Hilary’s research project at the Kalmanovitz Initiative, funded in part by the Berger-Marks Foundation, sought to deepen and expand on this innovate model of low-wage worker campaigns. Hilary researched a number of key framing questions in order to build on the successful collaboration between dynamic community-based organizations and progressive labor unions in order to achieve the scope and scale necessary in these campaigns to raise wages and improve working conditions for some of this country’s most vulnerable and exploited workers. The key framing questions include researching the current landscape, organizational structure, resources and scale, strategic targets, and viable alternatives to traditional collective bargaining agreements.
Saket Soni is the Executive Director of the New Orleans Workersʹ Center for Racial Justice. The Center is dedicated to organizing African American and immigrant workers for a just reconstruction of post‐Katrina New Orleans. Saket has worked as an organizer in Chicago at the Coalition of African, Asian, European, and Latino Immigrants of Illinois, a city‐wide immigrant rights coalition, and at the Organization of the North East. Saket was born and raised in New Delhi, India.
Saket joined the New Orleans Workers’ Center for Racial Justice to take the first staff position in 2006. Since then he has steered the organization’s growth. Saket co-authored “And Injustice For All: Workers’ Lives In the Reconstruction,” the most comprehensive report on race in the Reconstruction of the post-Katrina Gulf Coast, and “Never Again: Lessons of the Gustav Evacuation,” an account of the treatment of African Americans in the sheltering process. Saket has testified before Congress on racial justice and labor rights issues. He has crafted strategic campaigns with direct organizing, litigation, communications, and research components to advance the human rights of guestworkers.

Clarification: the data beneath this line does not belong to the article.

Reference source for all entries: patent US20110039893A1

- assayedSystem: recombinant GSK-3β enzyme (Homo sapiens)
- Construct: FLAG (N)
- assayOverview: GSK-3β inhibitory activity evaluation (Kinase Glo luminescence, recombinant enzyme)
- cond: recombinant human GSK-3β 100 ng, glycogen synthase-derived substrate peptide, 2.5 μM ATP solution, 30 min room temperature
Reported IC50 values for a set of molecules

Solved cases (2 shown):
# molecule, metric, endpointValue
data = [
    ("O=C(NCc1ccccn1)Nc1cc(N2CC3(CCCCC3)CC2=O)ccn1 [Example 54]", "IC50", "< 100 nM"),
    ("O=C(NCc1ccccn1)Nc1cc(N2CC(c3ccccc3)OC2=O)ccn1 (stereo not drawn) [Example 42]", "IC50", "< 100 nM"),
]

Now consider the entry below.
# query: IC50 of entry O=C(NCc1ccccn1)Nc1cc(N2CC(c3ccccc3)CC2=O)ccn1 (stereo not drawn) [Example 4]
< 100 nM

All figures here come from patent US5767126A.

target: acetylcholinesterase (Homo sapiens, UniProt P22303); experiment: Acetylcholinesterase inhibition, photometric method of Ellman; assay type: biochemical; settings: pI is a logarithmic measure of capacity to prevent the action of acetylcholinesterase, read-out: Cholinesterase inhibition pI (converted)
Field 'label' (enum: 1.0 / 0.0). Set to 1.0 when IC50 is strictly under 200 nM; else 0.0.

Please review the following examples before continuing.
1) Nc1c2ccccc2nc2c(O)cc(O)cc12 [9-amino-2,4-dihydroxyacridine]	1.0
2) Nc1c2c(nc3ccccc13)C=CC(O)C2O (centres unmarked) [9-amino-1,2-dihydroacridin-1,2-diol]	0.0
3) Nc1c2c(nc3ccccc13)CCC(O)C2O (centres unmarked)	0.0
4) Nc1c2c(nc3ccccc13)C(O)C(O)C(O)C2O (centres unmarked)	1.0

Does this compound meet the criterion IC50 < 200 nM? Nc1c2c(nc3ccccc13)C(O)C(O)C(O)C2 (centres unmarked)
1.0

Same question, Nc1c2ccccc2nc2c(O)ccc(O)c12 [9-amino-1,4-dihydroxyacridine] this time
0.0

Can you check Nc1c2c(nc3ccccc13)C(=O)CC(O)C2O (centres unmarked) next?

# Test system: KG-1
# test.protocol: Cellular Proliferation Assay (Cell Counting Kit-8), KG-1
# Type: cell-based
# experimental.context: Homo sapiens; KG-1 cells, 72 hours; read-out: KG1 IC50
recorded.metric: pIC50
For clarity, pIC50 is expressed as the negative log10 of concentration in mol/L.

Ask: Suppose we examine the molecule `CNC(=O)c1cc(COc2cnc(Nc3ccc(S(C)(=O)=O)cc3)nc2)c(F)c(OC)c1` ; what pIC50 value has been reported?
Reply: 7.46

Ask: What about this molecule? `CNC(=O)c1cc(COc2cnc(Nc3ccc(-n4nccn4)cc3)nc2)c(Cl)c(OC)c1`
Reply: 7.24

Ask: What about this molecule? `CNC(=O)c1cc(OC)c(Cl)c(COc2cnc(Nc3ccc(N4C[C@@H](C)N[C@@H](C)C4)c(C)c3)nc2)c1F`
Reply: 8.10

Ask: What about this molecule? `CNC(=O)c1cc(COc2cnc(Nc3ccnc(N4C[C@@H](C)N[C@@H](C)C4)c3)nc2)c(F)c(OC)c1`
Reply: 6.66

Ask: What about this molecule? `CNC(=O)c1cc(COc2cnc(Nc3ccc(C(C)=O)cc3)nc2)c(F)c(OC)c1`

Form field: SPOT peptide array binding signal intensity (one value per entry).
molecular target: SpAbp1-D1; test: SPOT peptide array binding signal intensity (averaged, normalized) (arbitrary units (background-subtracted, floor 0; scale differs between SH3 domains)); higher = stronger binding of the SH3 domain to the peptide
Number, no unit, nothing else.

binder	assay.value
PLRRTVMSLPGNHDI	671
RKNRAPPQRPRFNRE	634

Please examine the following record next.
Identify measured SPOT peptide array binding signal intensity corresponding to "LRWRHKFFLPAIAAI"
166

Erik Forman has been active in groundbreaking union organizing campaigns in the fast food industry as a member of the Industrial Workers of the World. He has led workshops and trainings on union organizing in more than two dozen countries. At the Kalmanovitz Initiative, Forman conducted research on union organizing and power strategies for the food service and retail sectors. You can follow him on Twitter at @_erikforman. Read Erik’s April 2013 Labor Notes article, “The ‘Organizing Model’ Goes Global.”
Joe Uehlein was elected Secretary-Treasurer of the AFL-CIO’s Industrial Division, and served as Director of the AFL-CIO Center for Strategic Campaigns before starting the Labor Network for a Sustainable Future. Joe’s work has explored ways to bring the labor and environmental movements together, and as a Practitioner Fellow he examined the ways that labor can help build a sustainable future for the planet while addressing workers’ economic concerns.